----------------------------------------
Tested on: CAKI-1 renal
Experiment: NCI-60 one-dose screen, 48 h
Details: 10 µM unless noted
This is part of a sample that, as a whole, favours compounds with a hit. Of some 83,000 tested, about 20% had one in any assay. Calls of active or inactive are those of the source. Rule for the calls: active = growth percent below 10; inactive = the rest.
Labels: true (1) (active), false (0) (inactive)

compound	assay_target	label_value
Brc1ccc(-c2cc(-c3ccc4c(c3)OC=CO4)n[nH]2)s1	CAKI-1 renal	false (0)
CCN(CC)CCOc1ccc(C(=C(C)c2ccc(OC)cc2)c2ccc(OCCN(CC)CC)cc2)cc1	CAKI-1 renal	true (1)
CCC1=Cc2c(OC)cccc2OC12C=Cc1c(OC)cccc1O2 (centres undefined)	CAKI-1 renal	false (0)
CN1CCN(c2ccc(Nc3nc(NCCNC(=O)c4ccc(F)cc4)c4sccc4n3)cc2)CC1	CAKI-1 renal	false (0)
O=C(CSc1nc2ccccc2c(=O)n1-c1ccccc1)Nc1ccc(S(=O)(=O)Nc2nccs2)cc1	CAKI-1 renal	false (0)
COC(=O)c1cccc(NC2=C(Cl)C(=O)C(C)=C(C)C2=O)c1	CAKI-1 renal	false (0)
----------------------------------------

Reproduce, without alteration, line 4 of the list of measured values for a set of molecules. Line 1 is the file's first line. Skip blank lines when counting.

This is part of a sample that, as a whole, favours compounds with a hit. Of some 83,000 tested, about 20% had one in any assay. Calls of active or inactive are those of the source. Rule for the calls: active = growth percent below 10; inactive = the rest.